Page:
Randt, Mulroy Join Wynn Resorts Board

Former U.S. Ambassador to China Clark Randt Jr. and former Nevada Gaming Commission member Patricia Mulroy have joined the Wynn Resorts Board of Directors with terms that started October 15. Randt brings expertise in the Chinese market to the board, while Mulroy (l.), a former water district general manager, has some baggage.

Former U.S. Ambassador to China Clark T. “Sandy” Randt Jr. and former Nevada Gaming Commissioner Patricia Mulroy joined Wynn Resorts’ board of directors as of October 15, the resort announced.

Mulroy has extensive experience balancing local growth and environmental issues as the former general manager of the Southern Nevada Water Authority and the Las Vegas Valley Water District.

She also was a commissioner for the Nevada Gaming Commission member from July 2014 until her Wynn board appointment this month.

“In the 45 years that I have been in business in Las Vegas, Pat Mulroy has been one of the most impressive public servants, running a large organization and dealing with complex issues,” Wynn Resorts Chairman and CEO Stephen Wynn said. “Her willingness to join our board and apply her independent judgment on all matters is a marvelous and positive development at Wynn Resorts.”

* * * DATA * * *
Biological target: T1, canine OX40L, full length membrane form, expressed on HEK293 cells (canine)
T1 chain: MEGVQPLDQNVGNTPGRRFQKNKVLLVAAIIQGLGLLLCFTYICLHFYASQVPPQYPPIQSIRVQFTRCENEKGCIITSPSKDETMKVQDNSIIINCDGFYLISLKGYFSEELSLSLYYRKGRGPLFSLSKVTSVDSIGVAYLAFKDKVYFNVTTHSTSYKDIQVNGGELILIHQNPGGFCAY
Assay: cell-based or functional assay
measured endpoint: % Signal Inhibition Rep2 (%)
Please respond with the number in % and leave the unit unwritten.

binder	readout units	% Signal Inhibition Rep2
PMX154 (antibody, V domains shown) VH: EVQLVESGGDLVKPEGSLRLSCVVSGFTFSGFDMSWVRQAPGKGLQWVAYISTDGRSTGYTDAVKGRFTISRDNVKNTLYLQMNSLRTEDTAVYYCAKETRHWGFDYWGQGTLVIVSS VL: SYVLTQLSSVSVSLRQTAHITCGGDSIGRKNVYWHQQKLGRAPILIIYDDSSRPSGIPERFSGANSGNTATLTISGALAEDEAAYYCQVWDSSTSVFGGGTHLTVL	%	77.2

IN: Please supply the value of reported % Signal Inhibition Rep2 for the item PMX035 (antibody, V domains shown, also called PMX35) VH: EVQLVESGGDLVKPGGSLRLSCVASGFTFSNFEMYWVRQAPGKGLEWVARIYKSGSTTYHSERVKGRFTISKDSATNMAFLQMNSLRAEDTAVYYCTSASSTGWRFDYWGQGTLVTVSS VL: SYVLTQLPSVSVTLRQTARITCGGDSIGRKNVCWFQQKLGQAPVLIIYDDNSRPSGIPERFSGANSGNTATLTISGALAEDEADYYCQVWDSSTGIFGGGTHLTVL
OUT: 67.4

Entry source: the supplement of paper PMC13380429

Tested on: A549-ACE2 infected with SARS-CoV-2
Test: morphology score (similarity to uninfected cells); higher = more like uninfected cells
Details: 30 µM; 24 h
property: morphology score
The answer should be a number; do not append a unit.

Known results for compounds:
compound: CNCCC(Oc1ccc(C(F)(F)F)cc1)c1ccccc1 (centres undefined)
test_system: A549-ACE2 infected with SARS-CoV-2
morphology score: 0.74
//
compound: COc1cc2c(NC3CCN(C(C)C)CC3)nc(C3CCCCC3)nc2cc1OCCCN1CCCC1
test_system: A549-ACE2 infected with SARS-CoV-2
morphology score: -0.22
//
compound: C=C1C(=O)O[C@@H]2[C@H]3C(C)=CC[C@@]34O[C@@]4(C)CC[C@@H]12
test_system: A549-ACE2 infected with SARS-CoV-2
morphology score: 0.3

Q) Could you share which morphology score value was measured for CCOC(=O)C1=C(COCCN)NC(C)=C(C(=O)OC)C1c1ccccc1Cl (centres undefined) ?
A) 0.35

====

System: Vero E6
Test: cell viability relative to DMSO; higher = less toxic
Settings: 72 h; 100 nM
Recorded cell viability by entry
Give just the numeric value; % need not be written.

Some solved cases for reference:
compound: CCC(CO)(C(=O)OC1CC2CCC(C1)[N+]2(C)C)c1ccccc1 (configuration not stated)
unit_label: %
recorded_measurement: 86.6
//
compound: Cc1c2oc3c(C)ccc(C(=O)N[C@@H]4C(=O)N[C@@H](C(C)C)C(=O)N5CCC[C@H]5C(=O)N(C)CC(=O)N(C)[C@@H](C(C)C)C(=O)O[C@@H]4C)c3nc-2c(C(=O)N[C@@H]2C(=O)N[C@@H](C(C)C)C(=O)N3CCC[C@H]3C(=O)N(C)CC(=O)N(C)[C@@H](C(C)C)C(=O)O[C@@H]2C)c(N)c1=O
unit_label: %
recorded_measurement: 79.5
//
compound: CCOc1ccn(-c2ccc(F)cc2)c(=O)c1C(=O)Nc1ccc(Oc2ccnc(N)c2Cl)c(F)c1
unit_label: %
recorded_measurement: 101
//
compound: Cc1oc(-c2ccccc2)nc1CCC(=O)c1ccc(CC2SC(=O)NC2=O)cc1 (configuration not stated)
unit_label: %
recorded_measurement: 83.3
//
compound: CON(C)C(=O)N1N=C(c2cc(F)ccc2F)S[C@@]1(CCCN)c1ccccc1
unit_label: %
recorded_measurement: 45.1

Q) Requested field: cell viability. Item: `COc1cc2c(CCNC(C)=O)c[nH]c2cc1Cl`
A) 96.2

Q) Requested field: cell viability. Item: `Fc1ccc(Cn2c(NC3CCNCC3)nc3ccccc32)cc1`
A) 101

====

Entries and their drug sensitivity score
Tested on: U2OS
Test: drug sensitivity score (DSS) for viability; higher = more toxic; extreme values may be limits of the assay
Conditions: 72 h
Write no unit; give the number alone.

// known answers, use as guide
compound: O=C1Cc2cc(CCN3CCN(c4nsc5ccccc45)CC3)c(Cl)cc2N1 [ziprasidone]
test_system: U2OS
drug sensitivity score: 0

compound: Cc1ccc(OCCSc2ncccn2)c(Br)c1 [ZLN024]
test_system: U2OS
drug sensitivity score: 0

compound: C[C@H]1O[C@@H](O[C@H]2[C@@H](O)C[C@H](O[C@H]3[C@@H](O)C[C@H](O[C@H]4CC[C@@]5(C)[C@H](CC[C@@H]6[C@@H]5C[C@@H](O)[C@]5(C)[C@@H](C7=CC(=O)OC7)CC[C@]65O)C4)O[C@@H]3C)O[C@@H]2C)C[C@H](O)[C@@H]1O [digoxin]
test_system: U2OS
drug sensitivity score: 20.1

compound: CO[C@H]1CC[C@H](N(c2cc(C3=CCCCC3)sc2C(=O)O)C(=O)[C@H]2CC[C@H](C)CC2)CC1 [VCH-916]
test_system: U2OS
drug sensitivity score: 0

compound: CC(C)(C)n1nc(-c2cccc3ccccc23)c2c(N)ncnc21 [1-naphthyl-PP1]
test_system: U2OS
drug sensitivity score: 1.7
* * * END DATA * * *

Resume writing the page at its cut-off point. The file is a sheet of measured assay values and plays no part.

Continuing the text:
Randt was ambassador to China from 2001 to 2009, is president of Randt & Co., which advises firms with interests in China, a director of Qualcomm, UPS and Valmont, and brings expertise in the growing Asian market to Wynn’s board.

“Ambassador Randt’s relationship with the central government of Beijing gives him a unique perspective on that government’s most fundamental issues and concerns,” Wynn said. “He speaks the language and understands the people.”

With the appointment of Randt and Mulroy, the Wynn Board of Directors now consists of nine directors, seven of whom are independent.

Mulroy’s appointment already has proven quite controversial.

The Nevada Commission on Ethics had to waive a one-year restriction against state regulators becoming casino board members and taking other positions in the casino industry, and a newspaper report indicates Mulroy voted on matters concerning Wynn Resorts shortly before joining its board of directors.

While the work-restriction waiver was relatively routine, Mulroy and four other Nevada Gaming commissioners in August voted in favor of technical changes to Wynn Resorts’ registration orders regarding its Las Vegas properties and a proposed casino resort in Massachusetts, reported Howard Stutz of the Las Vegas Review Journal.

Eleven days after the vote, Mulroy asked the Nevada Commission on Ethics for a waiver from the one-year ban on casino industry work and said there were no disciplinary matters involving Wynn Resorts before the Gaming Commission while she was a member, and the commission only addressed routine matters during her brief tenure.

Mulroy’s appointment to the Wynn Resorts board of directors fulfills a demand by Elaine Wynn for at least one female board member. The board did not have any female directors after the board did not nominate Elaine Wynn for another term.